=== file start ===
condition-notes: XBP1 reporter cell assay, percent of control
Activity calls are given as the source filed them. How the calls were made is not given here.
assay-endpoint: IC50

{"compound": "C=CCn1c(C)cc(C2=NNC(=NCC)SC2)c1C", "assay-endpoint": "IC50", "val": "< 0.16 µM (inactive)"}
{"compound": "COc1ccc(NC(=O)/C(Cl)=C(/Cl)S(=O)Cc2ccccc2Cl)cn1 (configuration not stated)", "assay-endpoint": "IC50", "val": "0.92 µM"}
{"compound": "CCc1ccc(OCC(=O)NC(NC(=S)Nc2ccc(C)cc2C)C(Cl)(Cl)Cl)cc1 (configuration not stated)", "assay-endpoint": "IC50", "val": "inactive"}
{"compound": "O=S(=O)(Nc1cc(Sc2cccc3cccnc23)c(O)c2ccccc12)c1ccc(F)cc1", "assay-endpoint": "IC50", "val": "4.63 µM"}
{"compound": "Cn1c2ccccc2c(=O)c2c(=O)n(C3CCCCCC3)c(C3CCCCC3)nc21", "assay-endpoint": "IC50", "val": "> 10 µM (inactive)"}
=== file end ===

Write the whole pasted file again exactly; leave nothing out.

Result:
condition-notes: XBP1 reporter cell assay, percent of control
Activity calls are given as the source filed them. How the calls were made is not given here.
assay-endpoint: IC50

{"compound": "C=CCn1c(C)cc(C2=NNC(=NCC)SC2)c1C", "assay-endpoint": "IC50", "val": "< 0.16 µM (inactive)"}
{"compound": "COc1ccc(NC(=O)/C(Cl)=C(/Cl)S(=O)Cc2ccccc2Cl)cn1 (configuration not stated)", "assay-endpoint": "IC50", "val": "0.92 µM"}
{"compound": "CCc1ccc(OCC(=O)NC(NC(=S)Nc2ccc(C)cc2C)C(Cl)(Cl)Cl)cc1 (configuration not stated)", "assay-endpoint": "IC50", "val": "inactive"}
{"compound": "O=S(=O)(Nc1cc(Sc2cccc3cccnc23)c(O)c2ccccc12)c1ccc(F)cc1", "assay-endpoint": "IC50", "val": "4.63 µM"}
{"compound": "Cn1c2ccccc2c(=O)c2c(=O)n(C3CCCCCC3)c(C3CCCCC3)nc21", "assay-endpoint": "IC50", "val": "> 10 µM (inactive)"}